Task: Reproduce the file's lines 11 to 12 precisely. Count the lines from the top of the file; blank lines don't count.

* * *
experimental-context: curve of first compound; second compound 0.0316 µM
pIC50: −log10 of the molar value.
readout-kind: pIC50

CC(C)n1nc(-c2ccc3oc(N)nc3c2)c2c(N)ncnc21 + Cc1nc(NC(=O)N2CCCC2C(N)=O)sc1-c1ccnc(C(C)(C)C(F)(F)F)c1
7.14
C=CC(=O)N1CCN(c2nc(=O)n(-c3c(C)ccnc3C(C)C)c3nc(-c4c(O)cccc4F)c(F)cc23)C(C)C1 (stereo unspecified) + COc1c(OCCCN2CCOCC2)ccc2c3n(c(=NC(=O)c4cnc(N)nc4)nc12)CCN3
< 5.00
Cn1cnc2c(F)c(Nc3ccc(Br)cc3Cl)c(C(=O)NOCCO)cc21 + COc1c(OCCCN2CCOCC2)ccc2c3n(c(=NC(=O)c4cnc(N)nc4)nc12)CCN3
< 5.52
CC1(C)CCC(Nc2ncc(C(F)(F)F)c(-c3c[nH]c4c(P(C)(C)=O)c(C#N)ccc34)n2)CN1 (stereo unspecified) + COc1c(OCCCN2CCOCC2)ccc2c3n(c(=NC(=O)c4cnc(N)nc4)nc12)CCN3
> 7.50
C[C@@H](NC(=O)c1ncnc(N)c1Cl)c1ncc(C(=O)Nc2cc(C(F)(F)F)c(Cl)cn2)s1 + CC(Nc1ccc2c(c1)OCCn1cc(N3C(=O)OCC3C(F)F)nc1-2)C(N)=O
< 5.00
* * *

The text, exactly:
> 7.50
C[C@@H](NC(=O)c1ncnc(N)c1Cl)c1ncc(C(=O)Nc2cc(C(F)(F)F)c(Cl)cn2)s1 + CC(Nc1ccc2c(c1)OCCn1cc(N3C(=O)OCC3C(F)F)nc1-2)C(N)=O